Pink wave in the Caribbean as women politicians near parity
Congratulations to Janice Daniel-Hodge, leader of the Nevis Reformation Party (NRP), for winning her seat as a first-time candidate in the Nevis island election on December 12. Joining her was deputy leader Cleone Stapleton Simmonds, who retained her seat.
Nevis has a population of approximately 12,000. With a total of five seats at stake, whichever party wins three or more seats would form the island government. In this instance, the Premier, Mark Brantley, the leader of the Concerned Citizens Movement (CCM), retained his seat and two more members of his party, Spencer Brand and Eric Evelyn, also won their seats.
So with the seat allocation now 3:2 in favour of the CCM, they remain as the present government.
In the island of Dominica there was a General Election on December 6. The incumbent Dominica Labour Party won a total of 19 seats, while two independent candidates won their seats. The main opposition parties boycotted the snap election. In total, ten of the 21 seats are held by women, two more than the record eight won by women in 2019.
There is clearly a “pink wave” of more women parliamentarians moving throughout the region, and deservedly so.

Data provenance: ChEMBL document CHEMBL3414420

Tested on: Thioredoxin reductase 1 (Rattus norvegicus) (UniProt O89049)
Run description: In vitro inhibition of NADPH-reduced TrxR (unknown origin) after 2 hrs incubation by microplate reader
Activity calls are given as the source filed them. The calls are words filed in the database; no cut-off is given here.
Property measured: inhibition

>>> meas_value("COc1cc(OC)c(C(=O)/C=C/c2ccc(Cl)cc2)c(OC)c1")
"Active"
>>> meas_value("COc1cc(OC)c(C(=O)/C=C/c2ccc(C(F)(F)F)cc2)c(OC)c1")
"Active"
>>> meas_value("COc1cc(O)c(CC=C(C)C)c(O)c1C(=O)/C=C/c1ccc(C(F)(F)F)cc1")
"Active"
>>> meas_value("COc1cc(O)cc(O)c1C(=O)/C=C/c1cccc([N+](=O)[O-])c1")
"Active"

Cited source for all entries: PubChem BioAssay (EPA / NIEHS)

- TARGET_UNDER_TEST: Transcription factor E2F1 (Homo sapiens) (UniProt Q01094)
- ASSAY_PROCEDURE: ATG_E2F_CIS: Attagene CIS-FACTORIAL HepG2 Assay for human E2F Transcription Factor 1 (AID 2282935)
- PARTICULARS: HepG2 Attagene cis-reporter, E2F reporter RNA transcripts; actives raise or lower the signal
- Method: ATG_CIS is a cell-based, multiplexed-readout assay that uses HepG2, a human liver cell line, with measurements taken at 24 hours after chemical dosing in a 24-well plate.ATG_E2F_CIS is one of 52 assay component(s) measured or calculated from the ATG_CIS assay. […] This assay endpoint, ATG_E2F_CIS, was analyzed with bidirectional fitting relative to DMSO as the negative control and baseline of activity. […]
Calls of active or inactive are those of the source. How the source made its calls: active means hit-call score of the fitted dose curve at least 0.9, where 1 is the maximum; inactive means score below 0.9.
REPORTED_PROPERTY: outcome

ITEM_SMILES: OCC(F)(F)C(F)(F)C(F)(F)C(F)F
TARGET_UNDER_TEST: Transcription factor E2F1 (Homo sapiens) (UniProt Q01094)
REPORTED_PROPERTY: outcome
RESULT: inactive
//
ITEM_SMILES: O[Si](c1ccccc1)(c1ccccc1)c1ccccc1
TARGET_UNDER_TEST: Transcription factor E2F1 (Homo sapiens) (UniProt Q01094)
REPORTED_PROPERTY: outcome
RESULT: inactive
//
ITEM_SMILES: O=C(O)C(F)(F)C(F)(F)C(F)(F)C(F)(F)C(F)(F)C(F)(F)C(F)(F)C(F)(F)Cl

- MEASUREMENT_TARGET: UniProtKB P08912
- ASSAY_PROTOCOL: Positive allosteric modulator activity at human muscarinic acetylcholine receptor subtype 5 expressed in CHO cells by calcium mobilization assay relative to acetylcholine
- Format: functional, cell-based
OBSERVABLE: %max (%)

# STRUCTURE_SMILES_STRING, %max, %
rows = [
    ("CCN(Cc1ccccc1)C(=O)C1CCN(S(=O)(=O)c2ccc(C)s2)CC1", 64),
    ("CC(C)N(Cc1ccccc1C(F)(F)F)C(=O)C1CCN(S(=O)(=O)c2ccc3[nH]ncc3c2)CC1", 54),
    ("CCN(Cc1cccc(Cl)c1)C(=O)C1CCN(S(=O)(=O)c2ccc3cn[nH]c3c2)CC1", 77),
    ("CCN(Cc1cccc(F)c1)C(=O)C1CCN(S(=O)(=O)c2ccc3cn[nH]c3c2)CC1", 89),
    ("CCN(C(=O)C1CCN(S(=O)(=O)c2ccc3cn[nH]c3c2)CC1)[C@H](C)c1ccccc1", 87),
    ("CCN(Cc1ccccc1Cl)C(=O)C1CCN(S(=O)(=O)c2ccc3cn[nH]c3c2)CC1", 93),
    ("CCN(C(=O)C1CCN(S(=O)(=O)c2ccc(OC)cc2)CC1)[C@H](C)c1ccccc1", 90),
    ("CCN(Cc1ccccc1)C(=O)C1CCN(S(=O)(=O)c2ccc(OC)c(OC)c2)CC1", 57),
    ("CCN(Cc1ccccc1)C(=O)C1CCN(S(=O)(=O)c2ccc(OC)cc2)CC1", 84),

"I gave 'em a sword. And they stuck it in, and they twisted it with relish. And I guess if I had been in their position, I'd have done the same thing." — Richard Nixon
There is no excuse for tardiness or being late, least of all when you are doing the work of the people. On that point there is no argument.
On Friday, December 2, the One Bermuda Alliance, via Opposition Whip Jarion Richardson, saw a narrow window of opportunity to call for a quorum. By having two of their members, namely Craig Cannonier and Michael Dunkley, stay out of the chamber, it worked to perfection for them. We, the Government, were caught flat-footed. We gave them the sword and they twisted it with relish.
Again, there was no excuse. There is also no excuse for journalists not knowing the facts about how government whips gain their positions.
Since December 2, Shaun Connolly has been writing that the Government Whip, Neville Tyrrell, was “appointed” by the Premier, David Burt. This is totally incorrect. Then on December 13, Mr David Sullivan wrote the following as a letter to the editor. “...the dog ate my homework explanation from the soon-to-be-replaced Whip”.
It is obvious that both these gentlemen do no know the the facts about how someone becomes a whip within the PLP. So let me help them out.
Persons wishing to be whip are nominated from the floor by caucus members, inclusive of ministers, MPs, senators and central committee reps. If more than one person is nominated, there is a vote taken. Whomever gains the most votes is then the Whip.
So, to address Mr Connolly, no one is “appointed” as whip. They have to be elected by the caucus.
To the other incorrect point by David Sullivan. The position of whip is up for vote every two years. As Neville Tyrrell became whip in November, he will be there for quite some time. Again, these gentlemen should do some research before attempting to write about the PLP.
To my fellow MPs on both sides. The people's time is sacred. No excuse for tardiness.